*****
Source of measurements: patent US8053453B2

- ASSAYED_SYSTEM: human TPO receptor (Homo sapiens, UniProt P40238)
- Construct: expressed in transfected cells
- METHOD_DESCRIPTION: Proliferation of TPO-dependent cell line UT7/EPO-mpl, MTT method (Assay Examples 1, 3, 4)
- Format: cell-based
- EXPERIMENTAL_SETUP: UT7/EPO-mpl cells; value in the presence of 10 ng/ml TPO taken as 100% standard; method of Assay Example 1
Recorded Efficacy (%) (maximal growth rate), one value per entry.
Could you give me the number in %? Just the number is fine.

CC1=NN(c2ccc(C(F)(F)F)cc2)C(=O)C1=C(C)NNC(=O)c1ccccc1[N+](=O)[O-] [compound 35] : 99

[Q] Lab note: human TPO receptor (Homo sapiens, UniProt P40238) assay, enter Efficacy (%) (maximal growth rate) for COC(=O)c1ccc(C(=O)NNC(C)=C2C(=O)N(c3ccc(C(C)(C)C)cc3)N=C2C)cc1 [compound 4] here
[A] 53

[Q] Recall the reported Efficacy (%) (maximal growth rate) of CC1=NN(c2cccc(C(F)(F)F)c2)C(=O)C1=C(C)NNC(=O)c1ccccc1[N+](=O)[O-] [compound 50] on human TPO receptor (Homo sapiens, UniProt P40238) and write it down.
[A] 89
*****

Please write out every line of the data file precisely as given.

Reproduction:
Source of measurements: patent US8053453B2

- ASSAYED_SYSTEM: human TPO receptor (Homo sapiens, UniProt P40238)
- Construct: expressed in transfected cells
- METHOD_DESCRIPTION: Proliferation of TPO-dependent cell line UT7/EPO-mpl, MTT method (Assay Examples 1, 3, 4)
- Format: cell-based
- EXPERIMENTAL_SETUP: UT7/EPO-mpl cells; value in the presence of 10 ng/ml TPO taken as 100% standard; method of Assay Example 1
Recorded Efficacy (%) (maximal growth rate), one value per entry.
Could you give me the number in %? Just the number is fine.

CC1=NN(c2ccc(C(F)(F)F)cc2)C(=O)C1=C(C)NNC(=O)c1ccccc1[N+](=O)[O-] [compound 35] : 99

[Q] Lab note: human TPO receptor (Homo sapiens, UniProt P40238) assay, enter Efficacy (%) (maximal growth rate) for COC(=O)c1ccc(C(=O)NNC(C)=C2C(=O)N(c3ccc(C(C)(C)C)cc3)N=C2C)cc1 [compound 4] here
[A] 53

[Q] Recall the reported Efficacy (%) (maximal growth rate) of CC1=NN(c2cccc(C(F)(F)F)c2)C(=O)C1=C(C)NNC(=O)c1ccccc1[N+](=O)[O-] [compound 50] on human TPO receptor (Homo sapiens, UniProt P40238) and write it down.
[A] 89